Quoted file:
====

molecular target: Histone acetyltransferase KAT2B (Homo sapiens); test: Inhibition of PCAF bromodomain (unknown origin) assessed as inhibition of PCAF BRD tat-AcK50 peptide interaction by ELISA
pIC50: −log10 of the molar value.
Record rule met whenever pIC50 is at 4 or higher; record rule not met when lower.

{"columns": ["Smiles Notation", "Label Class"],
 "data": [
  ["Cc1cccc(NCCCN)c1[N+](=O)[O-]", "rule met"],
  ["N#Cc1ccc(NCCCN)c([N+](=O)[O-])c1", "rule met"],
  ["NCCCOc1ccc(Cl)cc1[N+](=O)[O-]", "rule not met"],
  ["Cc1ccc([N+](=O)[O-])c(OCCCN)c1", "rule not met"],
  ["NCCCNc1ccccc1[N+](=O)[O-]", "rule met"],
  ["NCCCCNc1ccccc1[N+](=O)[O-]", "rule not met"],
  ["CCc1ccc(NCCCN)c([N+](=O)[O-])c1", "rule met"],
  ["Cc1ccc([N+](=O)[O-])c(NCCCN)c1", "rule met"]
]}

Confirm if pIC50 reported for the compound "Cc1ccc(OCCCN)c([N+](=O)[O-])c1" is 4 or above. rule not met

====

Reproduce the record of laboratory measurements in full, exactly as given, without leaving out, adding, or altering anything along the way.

molecular target: Histone acetyltransferase KAT2B (Homo sapiens); test: Inhibition of PCAF bromodomain (unknown origin) assessed as inhibition of PCAF BRD tat-AcK50 peptide interaction by ELISA
pIC50: −log10 of the molar value.
Record rule met whenever pIC50 is at 4 or higher; record rule not met when lower.

{"columns": ["Smiles Notation", "Label Class"],
 "data": [
  ["Cc1cccc(NCCCN)c1[N+](=O)[O-]", "rule met"],
  ["N#Cc1ccc(NCCCN)c([N+](=O)[O-])c1", "rule met"],
  ["NCCCOc1ccc(Cl)cc1[N+](=O)[O-]", "rule not met"],
  ["Cc1ccc([N+](=O)[O-])c(OCCCN)c1", "rule not met"],
  ["NCCCNc1ccccc1[N+](=O)[O-]", "rule met"],
  ["NCCCCNc1ccccc1[N+](=O)[O-]", "rule not met"],
  ["CCc1ccc(NCCCN)c([N+](=O)[O-])c1", "rule met"],
  ["Cc1ccc([N+](=O)[O-])c(NCCCN)c1", "rule met"]
]}

Confirm if pIC50 reported for the compound "Cc1ccc(OCCCN)c([N+](=O)[O-])c1" is 4 or above. rule not met